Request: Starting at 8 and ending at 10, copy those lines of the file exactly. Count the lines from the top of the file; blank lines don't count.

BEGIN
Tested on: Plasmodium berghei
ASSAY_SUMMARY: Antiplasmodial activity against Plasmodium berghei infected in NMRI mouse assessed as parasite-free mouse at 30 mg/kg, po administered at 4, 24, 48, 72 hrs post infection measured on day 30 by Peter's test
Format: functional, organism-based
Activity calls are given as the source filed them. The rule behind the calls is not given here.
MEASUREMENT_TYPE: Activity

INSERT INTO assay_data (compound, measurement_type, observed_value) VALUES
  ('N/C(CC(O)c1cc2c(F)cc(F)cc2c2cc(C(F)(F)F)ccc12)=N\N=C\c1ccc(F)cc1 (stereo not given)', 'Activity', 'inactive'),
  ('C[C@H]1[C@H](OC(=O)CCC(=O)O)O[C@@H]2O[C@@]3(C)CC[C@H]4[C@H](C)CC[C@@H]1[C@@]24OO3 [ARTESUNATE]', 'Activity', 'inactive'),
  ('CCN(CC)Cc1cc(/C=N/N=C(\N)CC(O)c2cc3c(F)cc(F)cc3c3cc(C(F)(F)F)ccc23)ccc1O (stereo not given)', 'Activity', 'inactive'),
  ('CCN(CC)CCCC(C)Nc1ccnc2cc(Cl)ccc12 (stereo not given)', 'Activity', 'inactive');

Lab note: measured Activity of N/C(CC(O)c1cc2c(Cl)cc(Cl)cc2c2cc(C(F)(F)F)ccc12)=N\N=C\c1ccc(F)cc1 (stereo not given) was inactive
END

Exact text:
  ('C[C@H]1[C@H](OC(=O)CCC(=O)O)O[C@@H]2O[C@@]3(C)CC[C@H]4[C@H](C)CC[C@@H]1[C@@]24OO3 [ARTESUNATE]', 'Activity', 'inactive'),
  ('CCN(CC)Cc1cc(/C=N/N=C(\N)CC(O)c2cc3c(F)cc(F)cc3c3cc(C(F)(F)F)ccc23)ccc1O (stereo not given)', 'Activity', 'inactive'),
  ('CCN(CC)CCCC(C)Nc1ccnc2cc(Cl)ccc12 (stereo not given)', 'Activity', 'inactive');